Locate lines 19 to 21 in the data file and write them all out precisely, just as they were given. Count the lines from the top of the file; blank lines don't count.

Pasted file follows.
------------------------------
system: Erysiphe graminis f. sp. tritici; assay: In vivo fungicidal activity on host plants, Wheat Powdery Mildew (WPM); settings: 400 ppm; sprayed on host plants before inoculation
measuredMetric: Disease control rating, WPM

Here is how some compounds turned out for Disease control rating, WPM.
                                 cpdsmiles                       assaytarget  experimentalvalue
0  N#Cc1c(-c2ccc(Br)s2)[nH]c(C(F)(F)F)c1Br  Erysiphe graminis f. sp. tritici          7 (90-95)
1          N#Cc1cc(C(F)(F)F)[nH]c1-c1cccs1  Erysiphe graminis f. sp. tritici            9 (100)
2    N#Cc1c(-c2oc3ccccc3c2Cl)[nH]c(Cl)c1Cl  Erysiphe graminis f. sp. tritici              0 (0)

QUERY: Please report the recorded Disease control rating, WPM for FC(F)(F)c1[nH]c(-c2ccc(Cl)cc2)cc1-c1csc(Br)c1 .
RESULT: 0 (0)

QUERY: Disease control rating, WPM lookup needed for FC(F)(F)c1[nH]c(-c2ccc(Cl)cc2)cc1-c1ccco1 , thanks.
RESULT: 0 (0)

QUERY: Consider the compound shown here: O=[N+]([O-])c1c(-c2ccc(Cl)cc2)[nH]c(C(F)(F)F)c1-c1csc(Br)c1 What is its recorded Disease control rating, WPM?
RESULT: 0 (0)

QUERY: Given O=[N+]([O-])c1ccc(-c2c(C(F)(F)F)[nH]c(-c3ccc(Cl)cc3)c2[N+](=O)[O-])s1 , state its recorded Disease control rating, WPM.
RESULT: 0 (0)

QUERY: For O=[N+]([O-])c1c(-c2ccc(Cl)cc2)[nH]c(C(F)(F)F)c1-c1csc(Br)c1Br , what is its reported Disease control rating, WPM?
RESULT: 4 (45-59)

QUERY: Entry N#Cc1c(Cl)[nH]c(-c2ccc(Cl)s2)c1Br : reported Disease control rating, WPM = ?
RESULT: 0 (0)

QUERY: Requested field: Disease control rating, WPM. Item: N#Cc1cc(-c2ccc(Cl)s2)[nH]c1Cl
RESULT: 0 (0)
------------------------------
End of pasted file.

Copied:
RESULT: 0 (0)

QUERY: Requested field: Disease control rating, WPM. Item: N#Cc1cc(-c2ccc(Cl)s2)[nH]c1Cl
RESULT: 0 (0)